Pat Boone tried to change his image in the early 60s with The Main Attraction and this movie, where he plays an egotistical, selfish pop idol fond of the bottle whose son is kidnapped. Fox stumped up serious cash to pay for his fee, the rights to a novel, and a script by Rod Serling... but then Zanuck took over the studio and parcelled the project off on low budget producer Robert Lippert.
You know something? I don't think Zanuck was wrong. It's hard to see this being massively successful with colour, cinemascope and a bigger co star name than Barbara Eden. It's a down beat noir-ish tale so so black and white and a lower budget suit it (though I'm sure Boone didn't think so).
Serling's script isn't that great, full of flowery dialogue. It lacks atmosphere and suspense. There's no scene where we see Boone and/or Barbara Eden with the kid before he's kidnapped so there's no real emotional connection. The various suspects blend into one, there's too much of the droning jazzy soundtrack and the re-awakening-of-romance between him and Eden is poorly done (I know they're worried about their kid but they could have had at least a scene about their relationship).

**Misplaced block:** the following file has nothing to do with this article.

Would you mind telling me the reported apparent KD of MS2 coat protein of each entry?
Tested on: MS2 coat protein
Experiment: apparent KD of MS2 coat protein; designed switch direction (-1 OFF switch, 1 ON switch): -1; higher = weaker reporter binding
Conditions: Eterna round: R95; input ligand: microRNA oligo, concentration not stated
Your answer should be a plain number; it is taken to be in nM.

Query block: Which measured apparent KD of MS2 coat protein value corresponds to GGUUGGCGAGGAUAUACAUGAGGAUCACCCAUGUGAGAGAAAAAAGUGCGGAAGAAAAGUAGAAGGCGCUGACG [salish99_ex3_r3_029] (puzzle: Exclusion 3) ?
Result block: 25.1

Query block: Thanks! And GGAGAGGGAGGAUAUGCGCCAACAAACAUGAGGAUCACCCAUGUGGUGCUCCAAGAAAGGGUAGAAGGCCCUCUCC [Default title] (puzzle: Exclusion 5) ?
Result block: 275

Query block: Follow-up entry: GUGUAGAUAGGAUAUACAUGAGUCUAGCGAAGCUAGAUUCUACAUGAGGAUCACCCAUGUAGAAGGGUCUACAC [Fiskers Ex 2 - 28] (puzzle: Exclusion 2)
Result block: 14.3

It is interesting to see Pat Boone try a different sort of part and he's not bad - but he's not an egomaniac for very long, as he spends most of the movie worried about his kid. It's a but yuck how he proves himself a man at the end by blowing away Steve Forrest - that might have meant more with more of a build up.
Out of the support cast Jack Klugman comes off best as the cop on the case.